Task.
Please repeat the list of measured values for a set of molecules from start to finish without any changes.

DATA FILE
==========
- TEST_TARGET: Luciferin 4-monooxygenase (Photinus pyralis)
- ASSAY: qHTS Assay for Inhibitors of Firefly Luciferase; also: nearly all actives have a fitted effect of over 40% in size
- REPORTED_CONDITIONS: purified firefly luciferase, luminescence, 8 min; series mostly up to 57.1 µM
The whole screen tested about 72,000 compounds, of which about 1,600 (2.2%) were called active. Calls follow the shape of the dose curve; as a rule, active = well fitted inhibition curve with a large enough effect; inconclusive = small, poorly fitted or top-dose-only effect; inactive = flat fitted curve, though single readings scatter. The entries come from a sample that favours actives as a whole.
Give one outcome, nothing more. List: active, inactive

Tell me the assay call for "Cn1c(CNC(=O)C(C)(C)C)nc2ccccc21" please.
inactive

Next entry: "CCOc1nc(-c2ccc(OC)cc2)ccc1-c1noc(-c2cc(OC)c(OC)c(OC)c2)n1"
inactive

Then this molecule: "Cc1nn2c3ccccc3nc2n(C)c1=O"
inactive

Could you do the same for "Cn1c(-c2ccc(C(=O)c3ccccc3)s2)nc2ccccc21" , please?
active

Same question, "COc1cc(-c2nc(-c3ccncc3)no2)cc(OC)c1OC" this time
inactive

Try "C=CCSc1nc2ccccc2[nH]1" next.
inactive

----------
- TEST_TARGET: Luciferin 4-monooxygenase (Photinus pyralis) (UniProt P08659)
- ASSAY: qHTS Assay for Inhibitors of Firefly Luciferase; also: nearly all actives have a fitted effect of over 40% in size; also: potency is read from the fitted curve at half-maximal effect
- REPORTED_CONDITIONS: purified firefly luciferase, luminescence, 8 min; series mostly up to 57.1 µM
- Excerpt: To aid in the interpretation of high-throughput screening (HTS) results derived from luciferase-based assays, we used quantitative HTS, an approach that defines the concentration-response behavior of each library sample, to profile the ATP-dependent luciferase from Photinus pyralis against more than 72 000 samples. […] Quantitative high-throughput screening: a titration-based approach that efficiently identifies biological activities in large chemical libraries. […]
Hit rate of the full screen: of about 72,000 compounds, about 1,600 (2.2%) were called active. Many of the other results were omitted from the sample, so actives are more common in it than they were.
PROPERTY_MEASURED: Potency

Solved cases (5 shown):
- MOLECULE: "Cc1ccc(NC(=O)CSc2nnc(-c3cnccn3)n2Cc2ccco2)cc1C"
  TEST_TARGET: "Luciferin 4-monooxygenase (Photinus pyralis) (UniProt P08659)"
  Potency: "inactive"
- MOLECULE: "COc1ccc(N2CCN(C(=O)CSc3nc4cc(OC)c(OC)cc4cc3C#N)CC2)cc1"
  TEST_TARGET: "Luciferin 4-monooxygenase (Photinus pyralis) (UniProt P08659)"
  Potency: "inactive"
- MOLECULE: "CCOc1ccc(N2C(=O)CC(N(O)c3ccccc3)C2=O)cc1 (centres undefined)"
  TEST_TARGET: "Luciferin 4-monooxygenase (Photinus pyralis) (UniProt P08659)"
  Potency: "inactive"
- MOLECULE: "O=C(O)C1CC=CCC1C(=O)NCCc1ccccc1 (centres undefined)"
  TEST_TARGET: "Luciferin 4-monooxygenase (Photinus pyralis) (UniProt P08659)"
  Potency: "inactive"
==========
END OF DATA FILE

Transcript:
- TEST_TARGET: Luciferin 4-monooxygenase (Photinus pyralis)
- ASSAY: qHTS Assay for Inhibitors of Firefly Luciferase; also: nearly all actives have a fitted effect of over 40% in size
- REPORTED_CONDITIONS: purified firefly luciferase, luminescence, 8 min; series mostly up to 57.1 µM
The whole screen tested about 72,000 compounds, of which about 1,600 (2.2%) were called active. Calls follow the shape of the dose curve; as a rule, active = well fitted inhibition curve with a large enough effect; inconclusive = small, poorly fitted or top-dose-only effect; inactive = flat fitted curve, though single readings scatter. The entries come from a sample that favours actives as a whole.
Give one outcome, nothing more. List: active, inactive

Tell me the assay call for "Cn1c(CNC(=O)C(C)(C)C)nc2ccccc21" please.
inactive

Next entry: "CCOc1nc(-c2ccc(OC)cc2)ccc1-c1noc(-c2cc(OC)c(OC)c(OC)c2)n1"
inactive

Then this molecule: "Cc1nn2c3ccccc3nc2n(C)c1=O"
inactive

Could you do the same for "Cn1c(-c2ccc(C(=O)c3ccccc3)s2)nc2ccccc21" , please?
active

Same question, "COc1cc(-c2nc(-c3ccncc3)no2)cc(OC)c1OC" this time
inactive

Try "C=CCSc1nc2ccccc2[nH]1" next.
inactive

----------
- TEST_TARGET: Luciferin 4-monooxygenase (Photinus pyralis) (UniProt P08659)
- ASSAY: qHTS Assay for Inhibitors of Firefly Luciferase; also: nearly all actives have a fitted effect of over 40% in size; also: potency is read from the fitted curve at half-maximal effect
- REPORTED_CONDITIONS: purified firefly luciferase, luminescence, 8 min; series mostly up to 57.1 µM
- Excerpt: To aid in the interpretation of high-throughput screening (HTS) results derived from luciferase-based assays, we used quantitative HTS, an approach that defines the concentration-response behavior of each library sample, to profile the ATP-dependent luciferase from Photinus pyralis against more than 72 000 samples. […] Quantitative high-throughput screening: a titration-based approach that efficiently identifies biological activities in large chemical libraries. […]
Hit rate of the full screen: of about 72,000 compounds, about 1,600 (2.2%) were called active. Many of the other results were omitted from the sample, so actives are more common in it than they were.
PROPERTY_MEASURED: Potency

Solved cases (5 shown):
- MOLECULE: "Cc1ccc(NC(=O)CSc2nnc(-c3cnccn3)n2Cc2ccco2)cc1C"
  TEST_TARGET: "Luciferin 4-monooxygenase (Photinus pyralis) (UniProt P08659)"
  Potency: "inactive"
- MOLECULE: "COc1ccc(N2CCN(C(=O)CSc3nc4cc(OC)c(OC)cc4cc3C#N)CC2)cc1"
  TEST_TARGET: "Luciferin 4-monooxygenase (Photinus pyralis) (UniProt P08659)"
  Potency: "inactive"
- MOLECULE: "CCOc1ccc(N2C(=O)CC(N(O)c3ccccc3)C2=O)cc1 (centres undefined)"
  TEST_TARGET: "Luciferin 4-monooxygenase (Photinus pyralis) (UniProt P08659)"
  Potency: "inactive"
- MOLECULE: "O=C(O)C1CC=CCC1C(=O)NCCc1ccccc1 (centres undefined)"
  TEST_TARGET: "Luciferin 4-monooxygenase (Photinus pyralis) (UniProt P08659)"
  Potency: "inactive"